Conclusions We observed a reduction in ACS hospitalizations during the COVID‐19 outbreak in a country with strict social measures, low community transmission, and no excess in mortality. Medical care avoidance behavior is an important factor for these observations, while a true reduction of the ACS incidence due to self‐isolation/quarantining may have also played a role.

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21/07/2020 Letter
Unexpected Features of Cardiac Pathology in COVID-19 Infection

AHA JOURNALS

Authors
Sharon E. Fox, Guang Li, Aibek Akmatbekov, Jack L. Harbert, Fernanda S. Lameira, J. Quincy Brown, Richard S. Vander Heide


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20/07/2020 Letter
Ketoacidosis in Children and Adolescents With Newly Diagnosed Type 1 D...

Ketoacidosis in Children and Adolescents With Newly Diagnosed Type 1 Diabetes During the COVID-19 Pandemic in Germany

JAMA

Authors
Clemens Kamrath, Kirsten Mönkemöller, Torben Biester, Tilman R. Rohrer, Katharina Warncke, Johanna Hammersen, Reinhard W. Holl



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20/07/2020 News
Covid-19: Study reveals six clusters of symptoms that could be used as...

Covid-19: Study reveals six clusters of symptoms that could be used as a clinical prediction tool

THE BMJ

Authors
Jacqui Wise



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17/07/2020 Articles
Recurrence of positive SARS-CoV-2 viral RNA in recovered COVID-19 pati...

Recurrence of positive SARS-CoV-2 viral RNA in recovered COVID-19 patients during medical isolation observation

NATURE

Authors
Bo Yuan, Han-Qing Liu, Zheng-Rong Yang, Yong-Xin Chen, Zhi-Yong Liu, Kai Zhang, Cheng Wang, Wei-Xin Li, Ya-Wen An, Jian-Chun Wang, Shuo Song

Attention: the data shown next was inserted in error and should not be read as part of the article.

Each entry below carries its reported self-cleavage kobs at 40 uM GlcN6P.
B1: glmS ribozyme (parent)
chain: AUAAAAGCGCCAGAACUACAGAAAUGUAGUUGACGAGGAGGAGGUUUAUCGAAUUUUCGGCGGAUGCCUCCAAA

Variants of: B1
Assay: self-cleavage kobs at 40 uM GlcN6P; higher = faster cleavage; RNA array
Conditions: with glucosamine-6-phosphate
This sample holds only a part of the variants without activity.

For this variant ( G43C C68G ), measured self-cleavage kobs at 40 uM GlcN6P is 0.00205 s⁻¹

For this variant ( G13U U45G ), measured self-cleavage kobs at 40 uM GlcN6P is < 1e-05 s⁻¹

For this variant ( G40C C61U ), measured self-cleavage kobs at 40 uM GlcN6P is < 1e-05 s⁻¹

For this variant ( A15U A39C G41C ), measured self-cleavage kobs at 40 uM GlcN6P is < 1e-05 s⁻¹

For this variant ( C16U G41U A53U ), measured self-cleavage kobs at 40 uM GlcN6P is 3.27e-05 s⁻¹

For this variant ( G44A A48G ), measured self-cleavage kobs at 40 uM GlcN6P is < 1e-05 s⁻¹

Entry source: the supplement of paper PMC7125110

ABSTRACT
Recently, the recurrence of positive SARS-CoV-2 viral RNA in recovered COVID-19 patients is receiving more attention. Herein we report a cohort study on the follow-up of 182 recovered patients under medical isolation observation. Twenty (10.99%) patients out of the 182 were detected to be SARS-CoV-2 RNA positive (re-positives), although none showed any clinical symptomatic recurrence, indicating that COVID-19 responds well to treatment. Patients aged under 18 years had higher re-positive rates than average, and none of the severely ill patients re-tested positive. There were no significant differences in sex between re-positives and non-re-positives. Notably, most of the re-positives turned negative in the following tests, and all of them carried antibodies against SARS-CoV-2. This indicates that they might not be infectious, although it is still important to perform regular SARS-CoV-2 RNA testing and follow-up for assessment of infectivity. The findings of this study provide information for improving the management of recovered patients, and for differentiating the follow-up of recovered patients with different risk levels.